Electric cars ‘will need to be taxed’ to make up for lost fuel duties

The rise of electric cars will force Rishi Sunak to overhaul the tax regime to replace tens of billions of pounds of lost income from petrol and diesel duties, the Government’s climate change guru has predicted.

The head of the Climate Change Committee (CCC) said the Chancellor will make sweeping changes to transport levies to raise revenue from battery-powered vehicles. He made the comments as the Treasury mulls a road pricing, or “pay per mile”, system.

Chris Stark, chief executive of the climate adviser, said: “Fuel duties are not where the action is any longer. I don’t expect the Government to raise fuel duty because the bigger challenge is now how road transport is taxed in a world where vehicles have no emissions.”

Economists have warned the switch to electric vehicles will create a £40bn black hole that the Chancellor will need to fill with £28bn generated from fuel duty alone. Motoring taxes account for 5pc of total government revenue, creating a huge problem for Mr Sunak as he attempts to restore the public finances following the pandemic.

“We need to see something that looks like a strategic change there with the transport taxes and so far we have heard nothing from the Chancellor,” Mr Stark, speaking in the run-up to next month’s Budget, said.

“The one thing I think we can be confident that the Treasury will reform is fuel duties and the Chancellor has 28 billion reasons to worry about the Prime Minister’s commitment to phase out the sales of petrol and diesel cars and vans by 2030.”

The Institute for Fiscal Studies has warned that revenue raised from motoring taxes will be all but wiped out in the coming decades as electric cars become dominant. Hybrid and electric vehicles have accounted for 42pc of sales this year, according to the Society of Motor Manufacturers and Traders.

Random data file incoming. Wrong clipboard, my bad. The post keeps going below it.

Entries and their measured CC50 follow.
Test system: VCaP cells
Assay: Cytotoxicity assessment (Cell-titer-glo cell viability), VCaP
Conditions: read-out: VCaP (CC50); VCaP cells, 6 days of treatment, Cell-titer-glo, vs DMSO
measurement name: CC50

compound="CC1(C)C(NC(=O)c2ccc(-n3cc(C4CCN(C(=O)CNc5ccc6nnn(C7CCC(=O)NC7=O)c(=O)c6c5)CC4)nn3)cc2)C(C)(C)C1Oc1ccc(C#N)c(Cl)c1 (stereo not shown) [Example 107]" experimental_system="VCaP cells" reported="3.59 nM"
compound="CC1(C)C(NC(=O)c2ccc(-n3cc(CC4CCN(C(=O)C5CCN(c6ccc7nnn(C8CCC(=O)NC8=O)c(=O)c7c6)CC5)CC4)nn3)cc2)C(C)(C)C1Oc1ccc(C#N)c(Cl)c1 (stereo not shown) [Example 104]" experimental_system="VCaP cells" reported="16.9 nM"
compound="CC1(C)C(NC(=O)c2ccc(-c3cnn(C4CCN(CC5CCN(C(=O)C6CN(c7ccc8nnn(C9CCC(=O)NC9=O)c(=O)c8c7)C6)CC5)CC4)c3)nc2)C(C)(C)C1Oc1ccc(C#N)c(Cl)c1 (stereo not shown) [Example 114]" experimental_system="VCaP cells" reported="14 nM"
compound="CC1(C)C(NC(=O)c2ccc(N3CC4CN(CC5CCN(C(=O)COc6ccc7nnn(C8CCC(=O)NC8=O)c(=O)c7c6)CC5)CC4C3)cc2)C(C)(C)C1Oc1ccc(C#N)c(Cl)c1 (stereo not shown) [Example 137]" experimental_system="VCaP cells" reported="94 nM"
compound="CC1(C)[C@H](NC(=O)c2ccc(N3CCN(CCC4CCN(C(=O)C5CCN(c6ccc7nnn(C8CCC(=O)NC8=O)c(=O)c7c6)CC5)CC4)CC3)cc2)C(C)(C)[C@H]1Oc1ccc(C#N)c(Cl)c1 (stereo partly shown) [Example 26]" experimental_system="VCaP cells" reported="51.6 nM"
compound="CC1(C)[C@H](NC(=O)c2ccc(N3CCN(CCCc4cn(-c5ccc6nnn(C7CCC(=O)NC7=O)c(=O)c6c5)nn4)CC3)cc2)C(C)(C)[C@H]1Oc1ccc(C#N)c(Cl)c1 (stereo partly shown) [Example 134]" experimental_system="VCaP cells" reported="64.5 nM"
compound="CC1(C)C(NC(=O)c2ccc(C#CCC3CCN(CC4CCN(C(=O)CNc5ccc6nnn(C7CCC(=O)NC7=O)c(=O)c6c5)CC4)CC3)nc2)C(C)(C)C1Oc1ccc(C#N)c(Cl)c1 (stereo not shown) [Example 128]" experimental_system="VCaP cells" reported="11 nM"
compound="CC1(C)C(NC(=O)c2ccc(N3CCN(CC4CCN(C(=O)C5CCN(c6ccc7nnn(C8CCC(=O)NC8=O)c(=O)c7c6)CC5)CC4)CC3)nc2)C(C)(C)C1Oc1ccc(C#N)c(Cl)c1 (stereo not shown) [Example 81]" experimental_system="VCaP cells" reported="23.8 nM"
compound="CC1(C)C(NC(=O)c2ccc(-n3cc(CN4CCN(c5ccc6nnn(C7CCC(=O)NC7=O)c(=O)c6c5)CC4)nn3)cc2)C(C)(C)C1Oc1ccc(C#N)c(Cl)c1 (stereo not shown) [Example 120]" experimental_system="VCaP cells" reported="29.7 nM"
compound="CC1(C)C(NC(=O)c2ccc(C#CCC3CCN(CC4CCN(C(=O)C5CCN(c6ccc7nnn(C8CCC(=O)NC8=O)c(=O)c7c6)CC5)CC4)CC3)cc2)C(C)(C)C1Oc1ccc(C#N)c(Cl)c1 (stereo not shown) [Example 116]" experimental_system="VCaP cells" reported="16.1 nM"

A Treasury spokesman said that it will “need to ensure that revenue motoring taxes keeps pace with this change, so that we can continue to fund the first-class public services and infrastructure that people and families across the UK expect”.

Economists have argued that road pricing, a pay-per-mile tax, could replace the current system, allowing the Exchequer to more heavily tax drivers of electric vehicles. Labour prime minister Gordon Brown scrapped plans for road pricing in 2007 but the idea is said to have been revived in the Treasury.

The CCC advises the Government on reducing emissions and how to adapt to the challenges posed by the net zero transition.

Mr Stark also called on the Chancellor to use the upcoming Budget to overhaul a “mess” of taxes sending contradictory price signals to households.

“We certainly don’t have a strategic approach to carbon pricing and that is something that I hope the Chancellor is thinking about,” said Mr Stark.

“We have [business secretary] Kwasi Kwarteng thinking about a strategy for net zero for the country and we need those fiscal reforms to go alongside that.”

However, he said consumers and businesses needed to be protected from the impact of any changes to spur the climate drive.

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